Russia And Turkey Exclude US Dollar From Trade Operations

Russia And Turkey Exclude US Dollar From Trade Operations

Russia is displacing the us currency from international settlements. This Moscow is assisted by trading partners affected by US pressure. Another breakthrough in dedollarization is an agreement with Ankara. Soon Turkish banks will begin to connect to the Russian counterpart of SWIFT. 

Up to 70% of transactions in world trade are now carried out in dollars, but the position of the American currency is weakening every day. It is being excluded by more and more countries that have fallen under Washington sanctions and are tired of the aggressive and unpredictable foreign policy of the White House. 

Two years ago, Russia, Iran and Turkey decided that there was no reason to pay for oil, gas and a number of other goods in dollars. Already in 2017, about 9% of Turkish exports to Russia were denominated in national currency.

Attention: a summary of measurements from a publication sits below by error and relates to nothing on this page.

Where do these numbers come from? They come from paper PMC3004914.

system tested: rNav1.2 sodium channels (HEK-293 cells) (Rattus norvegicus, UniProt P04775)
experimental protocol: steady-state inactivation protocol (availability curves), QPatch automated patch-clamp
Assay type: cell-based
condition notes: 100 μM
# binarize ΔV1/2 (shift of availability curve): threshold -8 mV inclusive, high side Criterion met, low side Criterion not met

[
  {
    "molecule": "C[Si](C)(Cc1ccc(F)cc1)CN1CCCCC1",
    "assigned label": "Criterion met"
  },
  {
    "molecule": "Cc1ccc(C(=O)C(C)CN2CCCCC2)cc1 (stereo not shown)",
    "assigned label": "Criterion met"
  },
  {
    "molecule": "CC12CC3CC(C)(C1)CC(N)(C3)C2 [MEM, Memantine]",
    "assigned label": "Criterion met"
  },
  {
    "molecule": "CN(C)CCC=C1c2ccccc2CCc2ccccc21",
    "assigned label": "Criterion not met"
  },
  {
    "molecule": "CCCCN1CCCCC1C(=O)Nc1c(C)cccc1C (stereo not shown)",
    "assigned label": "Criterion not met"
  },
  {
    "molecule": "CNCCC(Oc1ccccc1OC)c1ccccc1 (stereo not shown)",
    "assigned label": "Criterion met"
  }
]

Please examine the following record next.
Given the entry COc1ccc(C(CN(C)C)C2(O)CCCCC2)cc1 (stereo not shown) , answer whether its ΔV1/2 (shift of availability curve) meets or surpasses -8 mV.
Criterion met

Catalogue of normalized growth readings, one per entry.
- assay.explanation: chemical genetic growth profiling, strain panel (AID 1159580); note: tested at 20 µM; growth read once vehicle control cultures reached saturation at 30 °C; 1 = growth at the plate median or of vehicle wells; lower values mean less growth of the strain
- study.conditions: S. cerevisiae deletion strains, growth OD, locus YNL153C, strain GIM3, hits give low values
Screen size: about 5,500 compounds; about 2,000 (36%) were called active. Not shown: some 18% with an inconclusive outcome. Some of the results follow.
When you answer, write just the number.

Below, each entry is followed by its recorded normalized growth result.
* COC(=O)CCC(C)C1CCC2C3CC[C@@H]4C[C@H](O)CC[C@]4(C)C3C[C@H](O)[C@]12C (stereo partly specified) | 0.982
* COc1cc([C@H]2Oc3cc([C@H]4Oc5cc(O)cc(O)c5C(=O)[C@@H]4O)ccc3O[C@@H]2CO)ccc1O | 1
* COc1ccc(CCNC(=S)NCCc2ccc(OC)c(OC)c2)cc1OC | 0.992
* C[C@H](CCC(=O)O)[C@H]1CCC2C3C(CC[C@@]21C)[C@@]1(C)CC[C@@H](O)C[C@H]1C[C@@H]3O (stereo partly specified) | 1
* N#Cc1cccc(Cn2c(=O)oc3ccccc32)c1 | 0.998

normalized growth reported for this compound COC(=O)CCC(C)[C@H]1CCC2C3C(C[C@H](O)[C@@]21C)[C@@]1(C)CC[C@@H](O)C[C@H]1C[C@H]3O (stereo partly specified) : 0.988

In August 2018, Trump doubled tariffs on imports of Turkish steel, after which the lira collapsed by more than 20% against the dollar. Ankara has set a task for exporters to “use any means and mechanisms” to increase the share of international settlements in national currencies. Last year, in trade with Turkey, rubles and Lira accounted for 22%, and 21.1% – for the Russian currency. Another 12.9% of the settlements were made in euros. However, 65% still remained for the dollars. 

Now the two countries have taken the next step in excluding the American currency. An intergovernmental agreement signed by Minister of Finance Anton Siluanov and Minister of Treasury and Finance Berat Albayrak suggests that Turkish banks and companies will connect to the Russian version of the SWIFT payment system. In practice, this means that commercial banks of the two countries will be able to actively use direct correspondent accounts for cross-border transfers.

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